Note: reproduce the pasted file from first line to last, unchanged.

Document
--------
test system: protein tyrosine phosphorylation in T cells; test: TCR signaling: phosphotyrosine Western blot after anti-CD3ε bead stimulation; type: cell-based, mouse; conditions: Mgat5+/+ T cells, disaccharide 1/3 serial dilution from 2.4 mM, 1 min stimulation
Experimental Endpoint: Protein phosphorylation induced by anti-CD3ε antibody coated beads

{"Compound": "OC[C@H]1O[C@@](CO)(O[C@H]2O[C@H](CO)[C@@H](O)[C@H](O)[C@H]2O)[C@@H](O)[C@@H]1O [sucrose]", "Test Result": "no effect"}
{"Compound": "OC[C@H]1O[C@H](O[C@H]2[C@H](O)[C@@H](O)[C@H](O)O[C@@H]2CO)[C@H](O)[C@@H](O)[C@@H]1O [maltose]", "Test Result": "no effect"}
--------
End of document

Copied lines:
test system: protein tyrosine phosphorylation in T cells; test: TCR signaling: phosphotyrosine Western blot after anti-CD3ε bead stimulation; type: cell-based, mouse; conditions: Mgat5+/+ T cells, disaccharide 1/3 serial dilution from 2.4 mM, 1 min stimulation
Experimental Endpoint: Protein phosphorylation induced by anti-CD3ε antibody coated beads

{"Compound": "OC[C@H]1O[C@@](CO)(O[C@H]2O[C@H](CO)[C@@H](O)[C@H](O)[C@H]2O)[C@@H](O)[C@@H]1O [sucrose]", "Test Result": "no effect"}
{"Compound": "OC[C@H]1O[C@H](O[C@H]2[C@H](O)[C@@H](O)[C@H](O)O[C@@H]2CO)[C@H](O)[C@@H](O)[C@@H]1O [maltose]", "Test Result": "no effect"}